A ‘Home’ Game

Pistons will do their best to prepare bodies for best efforts in London

Head coach Lawrence Frank will try to maintain normalcy during the Pistons' trip to London.
Ray Amati/NBAE/Getty Images
Travel is a part of everyday NBA life, but traveling across oceans to other continents is not. So Monday night’s trip to London offers a different set of challenges. It would be one thing if the Pistons were headed there to see where the Beatles strolled across Abbey Road or to visit Buckingham Palace for the changing of the guard.

But they’re going to play a for-real basketball game – a home game, at that – against the team with the second-best record in the Eastern Conference, New York. They don’t need the further impediments made possible by extended air travel, including dehydration, joint inflammation and jet lag.

To that end, Pistons players began preparing their bodies immediately after Saturday night’s game with Utah, the second of a back-to-back set that started with Friday’s win at Milwaukee.

“We want to make sure our hydration, our electrolyte levels, are restored early on,” said Arnie Kander, strength and conditioning coach and general guru of all things related to fitness and nutrition. “If you wait until the flight, it’s too late. You have to get things done prior. We actually started after Saturday’s game. We came off a back to back, one day of recovery, practiced today, long flight and we’re right into stuff when we get there.”

Kander will provide each player with a specially designed pair of stockings, similar to vascular socks, to prevent swelling of the feet and ankles. The Pistons are scheduled to depart Detroit around 10 p.m. Monday and land in London at 11 a.m. local time Tuesday, accounting for the five-hour time difference. After checking into the team hotel and meeting there with NBA officials on security matters, they will continue to an area gym.

The purpose of that activity – it won’t really be a practice – will be to work out the kinks associated with being airborne and to help players adjust to the time difference instead of going to sleep in mid-afternoon and throwing their body clocks completely askew.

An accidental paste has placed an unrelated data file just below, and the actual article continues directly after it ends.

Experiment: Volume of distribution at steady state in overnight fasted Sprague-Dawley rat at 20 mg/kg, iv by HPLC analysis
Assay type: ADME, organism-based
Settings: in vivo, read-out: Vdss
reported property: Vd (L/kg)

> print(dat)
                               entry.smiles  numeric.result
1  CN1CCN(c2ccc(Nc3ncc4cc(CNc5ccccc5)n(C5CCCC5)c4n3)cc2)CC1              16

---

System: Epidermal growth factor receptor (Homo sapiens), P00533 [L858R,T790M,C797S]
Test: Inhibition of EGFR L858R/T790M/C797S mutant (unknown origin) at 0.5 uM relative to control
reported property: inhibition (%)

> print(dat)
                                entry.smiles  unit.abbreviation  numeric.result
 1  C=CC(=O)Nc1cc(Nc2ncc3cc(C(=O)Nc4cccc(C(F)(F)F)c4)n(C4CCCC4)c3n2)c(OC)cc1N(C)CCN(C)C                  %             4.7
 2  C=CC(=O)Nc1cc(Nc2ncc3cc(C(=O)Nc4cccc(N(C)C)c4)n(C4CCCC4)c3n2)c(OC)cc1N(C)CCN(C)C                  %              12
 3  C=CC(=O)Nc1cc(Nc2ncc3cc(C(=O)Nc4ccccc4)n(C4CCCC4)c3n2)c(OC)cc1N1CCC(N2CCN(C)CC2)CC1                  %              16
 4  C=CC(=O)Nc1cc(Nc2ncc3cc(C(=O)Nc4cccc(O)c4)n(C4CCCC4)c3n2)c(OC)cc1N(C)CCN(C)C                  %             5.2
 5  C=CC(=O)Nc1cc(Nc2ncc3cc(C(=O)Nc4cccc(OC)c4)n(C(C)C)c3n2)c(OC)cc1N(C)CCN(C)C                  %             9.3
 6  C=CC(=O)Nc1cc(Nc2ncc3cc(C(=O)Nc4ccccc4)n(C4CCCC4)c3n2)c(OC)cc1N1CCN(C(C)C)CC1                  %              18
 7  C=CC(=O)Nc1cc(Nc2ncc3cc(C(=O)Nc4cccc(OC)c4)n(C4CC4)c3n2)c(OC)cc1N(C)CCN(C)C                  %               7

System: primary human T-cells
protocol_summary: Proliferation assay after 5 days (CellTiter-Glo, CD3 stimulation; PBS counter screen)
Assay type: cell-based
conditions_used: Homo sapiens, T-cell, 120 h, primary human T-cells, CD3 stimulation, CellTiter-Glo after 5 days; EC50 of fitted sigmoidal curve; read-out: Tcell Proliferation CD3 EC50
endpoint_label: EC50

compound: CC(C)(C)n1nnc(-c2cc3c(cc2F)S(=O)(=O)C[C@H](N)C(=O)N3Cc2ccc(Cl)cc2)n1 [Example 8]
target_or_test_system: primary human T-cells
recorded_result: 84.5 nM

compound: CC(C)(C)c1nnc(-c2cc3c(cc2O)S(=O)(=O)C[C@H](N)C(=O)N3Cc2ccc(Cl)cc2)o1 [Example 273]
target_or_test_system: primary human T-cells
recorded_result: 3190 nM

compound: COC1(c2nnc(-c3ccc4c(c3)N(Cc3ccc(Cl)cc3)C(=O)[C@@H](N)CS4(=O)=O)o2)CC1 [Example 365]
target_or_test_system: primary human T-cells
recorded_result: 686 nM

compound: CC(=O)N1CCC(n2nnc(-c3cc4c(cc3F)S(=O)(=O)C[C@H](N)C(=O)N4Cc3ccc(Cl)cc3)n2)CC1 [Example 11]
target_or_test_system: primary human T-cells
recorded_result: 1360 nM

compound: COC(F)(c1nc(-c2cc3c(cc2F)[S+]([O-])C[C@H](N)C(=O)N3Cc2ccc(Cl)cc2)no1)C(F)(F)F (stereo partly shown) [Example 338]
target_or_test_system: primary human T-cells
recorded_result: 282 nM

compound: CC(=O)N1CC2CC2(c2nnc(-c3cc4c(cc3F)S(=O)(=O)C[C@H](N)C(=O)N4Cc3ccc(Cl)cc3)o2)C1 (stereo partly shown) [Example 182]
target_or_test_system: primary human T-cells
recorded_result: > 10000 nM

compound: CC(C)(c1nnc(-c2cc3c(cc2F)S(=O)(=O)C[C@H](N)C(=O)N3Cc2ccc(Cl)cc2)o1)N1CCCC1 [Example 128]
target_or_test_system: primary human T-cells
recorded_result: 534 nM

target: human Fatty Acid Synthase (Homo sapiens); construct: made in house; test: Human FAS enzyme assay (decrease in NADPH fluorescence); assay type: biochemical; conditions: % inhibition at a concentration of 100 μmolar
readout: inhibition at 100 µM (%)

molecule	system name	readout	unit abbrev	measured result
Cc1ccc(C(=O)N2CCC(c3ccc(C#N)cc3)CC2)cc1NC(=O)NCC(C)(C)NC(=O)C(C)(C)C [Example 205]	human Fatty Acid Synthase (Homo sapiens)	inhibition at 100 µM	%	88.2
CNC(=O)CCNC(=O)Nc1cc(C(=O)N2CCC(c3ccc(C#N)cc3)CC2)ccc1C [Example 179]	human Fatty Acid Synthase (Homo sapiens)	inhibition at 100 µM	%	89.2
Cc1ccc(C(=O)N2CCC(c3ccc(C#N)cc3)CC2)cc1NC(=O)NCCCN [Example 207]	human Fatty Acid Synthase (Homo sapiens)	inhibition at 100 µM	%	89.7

“You want to stretch yourself,” Lawrence Frank said after Monday’s practice as support staff buzzed around making sure all of the necessary supplies and equipment were packed for loading. “You’re going to be hunched over. You want to go smell the gym. After meeting with NBA security, we’ll go to the gym, get some shots up, get up and down a little bit, just to get your body back. Then practice hard on Wednesday – you only have a two-hour window (at the O2 Arena, where the game will be played) – shootaround Thursday and play the game Thursday night.”

The Pistons are accustomed to flying west and gaining three hours as they typically take two trips to the West Coast each season to play the six NBA teams located in Pacific time zone cities. This time, they’re flying east and losing five hours.

“I’m curious how it’s going to work out,” Tayshaun Prince said. “But more curious how things are going to work when we come back and fight to get our legs before Sunday’s game (against Boston at The Palace). But both ways can be tough. The good thing is we get over and get a couple of days. Hopefully, we’ll be all right that way.”

Frank took his New Jersey team to Paris and London for preseason games, which helped shape his decision to take the team right to a Tuesday practice. Kander agreed that getting in the gym almost immediately is the right course.

“You’re always going to deal with circadian rhythms, so that will definitely be off when we get there,” he said. “Us doing a little something when we get there is a good thing. It immediately gets you up and into stuff right away. If you’re just sitting around and not doing anything structured, there’s a tendency to want to stay in bed all day – then you’re really off rhythm.”

Kander’s instructions to players on the flight will be to busy themselves for a few hours after takeoff, then try to get some sleep.

“Our guys, this is what they do, so they’re used to having to sleep on planes. Because it’s a longer flight, guys might want to play cards or do something that will keep them awake. Do that for a short duration, but not the entire flight and then try to catch up on your sleep when you get there. If they can catch four hours, I’d be happy with that. Do what we do tomorrow, then everyone will be so tired they’ll go to bed at 8 or 9 o’clock, which will feel like 2 or 3 in the morning. Then we’re right back in our normal rhythm.”

The good news?

“Sometimes, it’s actually easier flying the (direction) we are to start a trip,” he said. “Coming back will probably be tougher. That’s another story for another day.”

In all areas, Kander stresses the importance of maintaining normalcy to keep bodies healthy and in a comfort zone. He’s telling players to sample different foods, but keep main courses to the familiar.

“There’s no time for experimentation,” he said. “It doesn’t mean you can’t taste things or have little bits, but I wouldn’t make it the main thing. This isn’t the time to change an entire element of your body.”

Though the trip takes the Pistons out of the daily routine that coaches come to rely upon, Frank remembers the O2’s atmosphere and is looking forward to the reception from Londoners.

“There is great enthusiasm,” he said. “It’s a really great environment. The O2 fans are extremely excited to see NBA basketball. It’ll be a fun place play. London is a beautiful city. And at the end of the day, you’re there to go win a game.”